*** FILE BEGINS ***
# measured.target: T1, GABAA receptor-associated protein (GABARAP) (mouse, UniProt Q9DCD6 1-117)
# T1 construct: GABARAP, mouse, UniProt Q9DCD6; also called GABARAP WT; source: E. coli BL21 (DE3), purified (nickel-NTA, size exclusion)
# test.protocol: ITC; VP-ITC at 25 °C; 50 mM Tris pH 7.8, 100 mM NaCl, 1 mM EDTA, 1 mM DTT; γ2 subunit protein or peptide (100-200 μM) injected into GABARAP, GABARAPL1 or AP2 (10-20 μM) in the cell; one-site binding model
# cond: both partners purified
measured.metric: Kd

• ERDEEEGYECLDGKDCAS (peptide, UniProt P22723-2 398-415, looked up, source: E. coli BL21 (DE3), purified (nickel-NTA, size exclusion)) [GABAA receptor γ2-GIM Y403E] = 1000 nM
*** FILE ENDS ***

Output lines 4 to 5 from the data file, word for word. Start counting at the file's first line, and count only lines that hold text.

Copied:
# cond: both partners purified
measured.metric: Kd